The occasional neighborhood forest fire is one difference between Los Alamos National Laboratory (LANL) and its offspring, Sandia National Laboratories, which was born in 1945 as LANL's Z Division. A rich literature is another.

 

One book that makes my list of essential New Mexico books, required reading for understanding the state, is Richard Rhodes' "The Making of the Atomic Bomb."

 

While Los Alamos remains in the national defense and nuclear business, it, like Sandia, does much more. Website wandering at www.lanl.gov uncovers some of the diversity.

 

LANL's most recent point of pride is Mustomo Inc., a start-up working with the University of New Mexico Hospital on a breast-cancer ultrasound system that produces "three-dimensional images of virtually every fraction of tissue being examined," the Albuquerque Journal reported.

 

LANL.gov states the mission as "scientific inquiry supporting nuclear deterrence, reducing global threats, fostering energy security." The Science and Innovation tag on the top left of the lanl.gov home page lists a dozen "capabilities."

 

Click on "Accelerators, Electrodynamics" and you find three sentences defining Los Alamos. "National security depends on science and technology. The United States relies on Los Alamos National Laboratory for the best of both. No place on Earth pursues a broader array of world-class scientific endeavors."

 

In 33 words we have the focus on national security, the diversity with a broad array of work, and the excellence. All tucked onto the top of the Pajarito Plateau.

 

World-class excellence disappears in the banality of standard economic development statements about New Mexico. These statements, mentioned recently in the Sandia Labs column, dismiss the laboratories with, "The labs are great, but we have to build the private sector." Well, yeah. So?

 

Another way to consider LANL's work lies in the 19 topics divided among the media contacts. Global security has four topics. Nuclear weapons has three. Science, technology and engineering have 11, ranging from bioscience, earth and space science to supercomputing, new materials and sensors. Another ten topics divide among environmental management and community programs.

 

Back on the home page, the tag "Collaboration," offers a technology transfer menu. "Technologies Available for Licensing" shows 30 opportunities. It used to be said that the national labs didn't have technologies lounging on the shelf. Apparently that isn't quite true any more. One technology is ripped from today's energy headlines. It will improve the effectiveness of hydraulic fracturing.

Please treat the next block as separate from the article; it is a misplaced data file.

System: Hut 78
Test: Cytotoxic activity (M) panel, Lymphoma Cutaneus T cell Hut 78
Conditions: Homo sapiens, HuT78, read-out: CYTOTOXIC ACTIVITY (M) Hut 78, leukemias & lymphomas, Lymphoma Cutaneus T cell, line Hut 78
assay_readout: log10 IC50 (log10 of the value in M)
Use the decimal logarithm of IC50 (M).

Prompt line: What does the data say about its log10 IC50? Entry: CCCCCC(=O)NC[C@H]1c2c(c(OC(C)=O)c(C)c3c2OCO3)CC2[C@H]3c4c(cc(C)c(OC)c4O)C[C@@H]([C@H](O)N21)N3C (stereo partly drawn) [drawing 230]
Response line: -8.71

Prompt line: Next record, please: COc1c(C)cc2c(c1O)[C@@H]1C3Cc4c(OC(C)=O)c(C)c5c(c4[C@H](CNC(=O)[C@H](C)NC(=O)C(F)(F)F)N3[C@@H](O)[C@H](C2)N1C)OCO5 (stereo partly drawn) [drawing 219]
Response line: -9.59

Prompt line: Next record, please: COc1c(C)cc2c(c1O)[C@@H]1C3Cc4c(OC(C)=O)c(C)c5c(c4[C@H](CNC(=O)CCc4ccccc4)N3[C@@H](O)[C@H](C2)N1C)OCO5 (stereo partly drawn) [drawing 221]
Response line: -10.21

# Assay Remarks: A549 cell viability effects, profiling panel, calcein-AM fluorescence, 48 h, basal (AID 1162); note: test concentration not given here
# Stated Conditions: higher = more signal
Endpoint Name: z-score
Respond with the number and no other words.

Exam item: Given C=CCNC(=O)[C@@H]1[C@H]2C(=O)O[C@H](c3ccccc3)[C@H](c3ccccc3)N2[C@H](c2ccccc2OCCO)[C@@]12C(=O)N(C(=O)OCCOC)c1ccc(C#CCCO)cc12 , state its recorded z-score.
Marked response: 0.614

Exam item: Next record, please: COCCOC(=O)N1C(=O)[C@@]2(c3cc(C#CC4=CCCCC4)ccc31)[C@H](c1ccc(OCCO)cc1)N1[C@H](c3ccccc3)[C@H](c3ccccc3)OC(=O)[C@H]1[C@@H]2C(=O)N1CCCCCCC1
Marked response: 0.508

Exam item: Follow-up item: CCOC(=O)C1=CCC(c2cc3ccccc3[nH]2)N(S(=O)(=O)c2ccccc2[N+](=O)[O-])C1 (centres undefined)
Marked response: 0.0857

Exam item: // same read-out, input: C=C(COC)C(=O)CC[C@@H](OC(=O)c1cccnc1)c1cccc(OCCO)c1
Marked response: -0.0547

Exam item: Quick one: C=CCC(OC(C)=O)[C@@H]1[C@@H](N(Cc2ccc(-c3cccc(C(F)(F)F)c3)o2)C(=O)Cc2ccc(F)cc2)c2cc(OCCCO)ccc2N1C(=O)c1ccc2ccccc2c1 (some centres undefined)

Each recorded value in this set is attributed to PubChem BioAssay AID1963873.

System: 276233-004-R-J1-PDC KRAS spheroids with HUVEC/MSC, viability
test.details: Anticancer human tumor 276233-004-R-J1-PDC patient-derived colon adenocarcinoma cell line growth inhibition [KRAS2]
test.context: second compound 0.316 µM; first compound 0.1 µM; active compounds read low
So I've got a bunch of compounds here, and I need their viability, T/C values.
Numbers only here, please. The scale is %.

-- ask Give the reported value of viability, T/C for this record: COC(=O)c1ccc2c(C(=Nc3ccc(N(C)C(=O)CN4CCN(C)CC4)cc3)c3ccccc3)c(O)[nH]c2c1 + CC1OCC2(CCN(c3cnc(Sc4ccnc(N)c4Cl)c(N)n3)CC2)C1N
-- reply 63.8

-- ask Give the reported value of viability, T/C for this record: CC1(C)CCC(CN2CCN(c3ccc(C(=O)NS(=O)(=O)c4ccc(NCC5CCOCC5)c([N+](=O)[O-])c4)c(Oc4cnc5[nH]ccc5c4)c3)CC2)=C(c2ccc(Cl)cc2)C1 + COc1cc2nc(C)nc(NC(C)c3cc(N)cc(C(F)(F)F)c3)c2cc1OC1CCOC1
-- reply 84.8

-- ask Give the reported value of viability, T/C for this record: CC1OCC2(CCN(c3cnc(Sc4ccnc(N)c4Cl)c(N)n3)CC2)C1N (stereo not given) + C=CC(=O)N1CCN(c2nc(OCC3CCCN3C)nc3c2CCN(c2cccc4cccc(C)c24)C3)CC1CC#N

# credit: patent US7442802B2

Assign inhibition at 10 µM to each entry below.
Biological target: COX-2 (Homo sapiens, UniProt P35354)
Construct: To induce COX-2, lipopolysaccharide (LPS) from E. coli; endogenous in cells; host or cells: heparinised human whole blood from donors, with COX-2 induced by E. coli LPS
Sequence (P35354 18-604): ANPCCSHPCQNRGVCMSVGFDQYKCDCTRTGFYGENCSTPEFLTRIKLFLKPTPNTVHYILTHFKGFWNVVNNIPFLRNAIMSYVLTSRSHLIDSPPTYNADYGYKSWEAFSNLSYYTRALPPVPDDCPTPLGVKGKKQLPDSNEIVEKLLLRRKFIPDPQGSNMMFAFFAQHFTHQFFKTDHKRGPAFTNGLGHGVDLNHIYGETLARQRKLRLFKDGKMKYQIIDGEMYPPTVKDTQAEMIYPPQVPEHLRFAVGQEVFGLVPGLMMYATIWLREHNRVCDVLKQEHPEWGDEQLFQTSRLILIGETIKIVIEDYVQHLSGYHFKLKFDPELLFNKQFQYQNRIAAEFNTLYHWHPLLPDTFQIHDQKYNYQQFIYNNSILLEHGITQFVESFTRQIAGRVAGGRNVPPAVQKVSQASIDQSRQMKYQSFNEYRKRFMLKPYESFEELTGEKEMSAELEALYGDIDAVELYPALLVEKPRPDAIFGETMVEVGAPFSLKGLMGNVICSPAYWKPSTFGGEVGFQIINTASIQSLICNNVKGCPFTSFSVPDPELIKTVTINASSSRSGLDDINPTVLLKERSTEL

The annual R&D 100 Awards from R&D Magazine offer a measure of national laboratory practicality. The awards celebrate "the top 100 technology products of the year," the magazine says. Notice the word "products." This isn't fantasy stuff.

 

Los Alamos scored three awards in 2012, moving its total to about 125. Sandia's total is just over 100.

 

The legacy goes to the early days. Lanl.gov starts with the "Faces of Science." The first face is Stanslaw Ulam, discoverer (with John von Neumann, according to Richard Rhodes) of the Monte Carlo method for simulations. Applications today include risk analysis. Simulations and other large scale calculations work better with computers than the 1940s approachsquads of young women with electronic calculators. That computersever more powerful lie at the core of the work done by Los Alamos and Sandia is the sense of this layman.

 

Computers are central to my favorite LANL spinoff, the Santa Fe Institute, the multidisciplinary research outfit that does non-linear dynamics or complex adaptive systems. SFI counts as a spinoff because the nine founders included seven from Los Alamos, among them George Cowan.

 

An urban legend claims that LANL's location related to the first director, J. Robert Oppenheimer, attending the Los Alamos Ranch Schools for Boys. Wrong. Oppenheimer knew of the school from years of visiting the area, but he did not attend.

 

 

Harold Morgan has tracked the New Mexico economy for decades. He was editor for 20 years and publisher for four years of Progress, a business newsletter and was the founding editor of the New Mexico Business Journal.